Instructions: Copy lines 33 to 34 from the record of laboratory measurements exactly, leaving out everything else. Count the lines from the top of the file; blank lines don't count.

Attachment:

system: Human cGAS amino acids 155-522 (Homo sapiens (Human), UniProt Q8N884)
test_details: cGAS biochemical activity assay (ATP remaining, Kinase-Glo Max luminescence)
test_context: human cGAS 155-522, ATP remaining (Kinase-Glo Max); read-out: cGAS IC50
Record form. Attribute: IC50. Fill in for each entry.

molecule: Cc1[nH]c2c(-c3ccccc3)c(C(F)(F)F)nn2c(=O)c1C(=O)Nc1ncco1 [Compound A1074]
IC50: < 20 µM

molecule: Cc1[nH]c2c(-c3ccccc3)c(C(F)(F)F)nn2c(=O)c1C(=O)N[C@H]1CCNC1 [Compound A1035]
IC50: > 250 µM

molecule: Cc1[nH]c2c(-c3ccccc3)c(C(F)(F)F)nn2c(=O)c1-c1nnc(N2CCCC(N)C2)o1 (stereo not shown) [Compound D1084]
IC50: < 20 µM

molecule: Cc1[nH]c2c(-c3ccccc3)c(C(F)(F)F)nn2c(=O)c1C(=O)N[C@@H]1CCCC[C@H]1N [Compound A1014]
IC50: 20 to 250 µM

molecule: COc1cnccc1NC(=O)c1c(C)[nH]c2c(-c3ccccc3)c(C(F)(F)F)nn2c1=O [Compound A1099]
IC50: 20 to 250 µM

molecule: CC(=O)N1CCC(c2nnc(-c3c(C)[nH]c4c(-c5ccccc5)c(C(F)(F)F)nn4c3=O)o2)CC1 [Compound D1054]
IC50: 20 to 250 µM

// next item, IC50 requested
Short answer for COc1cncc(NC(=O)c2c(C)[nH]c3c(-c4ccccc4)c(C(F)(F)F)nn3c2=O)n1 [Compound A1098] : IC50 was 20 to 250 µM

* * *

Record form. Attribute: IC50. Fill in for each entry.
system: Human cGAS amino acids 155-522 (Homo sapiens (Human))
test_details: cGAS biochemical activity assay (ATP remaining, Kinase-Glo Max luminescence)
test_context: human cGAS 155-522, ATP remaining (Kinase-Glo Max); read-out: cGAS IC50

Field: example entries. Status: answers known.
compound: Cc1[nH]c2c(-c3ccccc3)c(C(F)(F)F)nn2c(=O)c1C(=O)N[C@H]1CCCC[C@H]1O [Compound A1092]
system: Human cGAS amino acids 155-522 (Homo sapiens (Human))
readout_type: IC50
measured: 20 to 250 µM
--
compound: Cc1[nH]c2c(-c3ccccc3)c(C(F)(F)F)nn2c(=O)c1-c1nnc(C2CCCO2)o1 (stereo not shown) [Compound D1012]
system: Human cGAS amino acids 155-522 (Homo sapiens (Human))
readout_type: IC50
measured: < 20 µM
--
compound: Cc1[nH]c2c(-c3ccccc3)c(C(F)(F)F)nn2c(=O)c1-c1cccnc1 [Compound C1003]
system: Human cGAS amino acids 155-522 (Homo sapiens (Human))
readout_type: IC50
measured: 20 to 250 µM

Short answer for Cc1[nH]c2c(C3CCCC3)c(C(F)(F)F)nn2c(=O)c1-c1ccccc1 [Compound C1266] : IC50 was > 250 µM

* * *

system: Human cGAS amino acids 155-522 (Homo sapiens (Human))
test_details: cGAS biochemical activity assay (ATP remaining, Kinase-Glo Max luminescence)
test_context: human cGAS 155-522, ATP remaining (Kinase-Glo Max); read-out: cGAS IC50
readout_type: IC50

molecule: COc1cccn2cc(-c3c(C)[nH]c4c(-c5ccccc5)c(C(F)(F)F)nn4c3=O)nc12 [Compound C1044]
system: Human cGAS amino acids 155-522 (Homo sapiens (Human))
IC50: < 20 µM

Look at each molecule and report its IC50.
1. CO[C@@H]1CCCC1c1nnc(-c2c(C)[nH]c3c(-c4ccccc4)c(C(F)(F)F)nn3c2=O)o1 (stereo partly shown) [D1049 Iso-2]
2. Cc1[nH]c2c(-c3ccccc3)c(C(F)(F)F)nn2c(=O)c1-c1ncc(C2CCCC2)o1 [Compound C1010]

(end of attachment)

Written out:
measured: < 20 µM
--